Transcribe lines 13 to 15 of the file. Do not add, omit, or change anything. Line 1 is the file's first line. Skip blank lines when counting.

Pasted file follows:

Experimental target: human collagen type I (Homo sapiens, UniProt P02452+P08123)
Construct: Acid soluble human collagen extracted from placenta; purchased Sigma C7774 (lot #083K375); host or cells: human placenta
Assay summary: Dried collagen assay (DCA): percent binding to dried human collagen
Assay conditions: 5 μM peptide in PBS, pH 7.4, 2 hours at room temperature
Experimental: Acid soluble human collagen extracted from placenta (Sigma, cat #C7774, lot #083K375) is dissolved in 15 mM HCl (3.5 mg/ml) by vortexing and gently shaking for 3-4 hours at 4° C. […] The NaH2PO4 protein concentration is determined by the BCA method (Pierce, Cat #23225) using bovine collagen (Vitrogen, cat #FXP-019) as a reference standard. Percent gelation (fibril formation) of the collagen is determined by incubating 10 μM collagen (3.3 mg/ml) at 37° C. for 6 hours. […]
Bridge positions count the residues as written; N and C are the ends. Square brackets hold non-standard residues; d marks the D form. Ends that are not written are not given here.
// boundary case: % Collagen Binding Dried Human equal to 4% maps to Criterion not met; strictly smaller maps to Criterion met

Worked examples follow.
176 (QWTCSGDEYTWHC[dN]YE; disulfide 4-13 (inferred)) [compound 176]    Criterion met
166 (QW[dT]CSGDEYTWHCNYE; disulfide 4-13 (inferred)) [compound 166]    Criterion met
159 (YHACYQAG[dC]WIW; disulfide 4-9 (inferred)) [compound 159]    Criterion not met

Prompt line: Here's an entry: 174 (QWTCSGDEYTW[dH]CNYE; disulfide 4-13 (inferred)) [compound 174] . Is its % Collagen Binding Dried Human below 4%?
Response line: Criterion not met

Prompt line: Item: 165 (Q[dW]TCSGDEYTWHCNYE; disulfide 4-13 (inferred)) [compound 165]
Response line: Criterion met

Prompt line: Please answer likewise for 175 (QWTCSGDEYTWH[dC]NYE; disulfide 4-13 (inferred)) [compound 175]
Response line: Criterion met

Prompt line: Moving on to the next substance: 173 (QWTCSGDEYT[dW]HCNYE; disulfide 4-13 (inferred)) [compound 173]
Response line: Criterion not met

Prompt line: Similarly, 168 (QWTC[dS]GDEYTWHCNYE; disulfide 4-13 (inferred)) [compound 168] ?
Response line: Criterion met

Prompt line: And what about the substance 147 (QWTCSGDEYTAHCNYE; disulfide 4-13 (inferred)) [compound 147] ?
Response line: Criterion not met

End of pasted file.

Response line: Criterion not met

Prompt line: Item: 165 (Q[dW]TCSGDEYTWHCNYE; disulfide 4-13 (inferred)) [compound 165]
Response line: Criterion met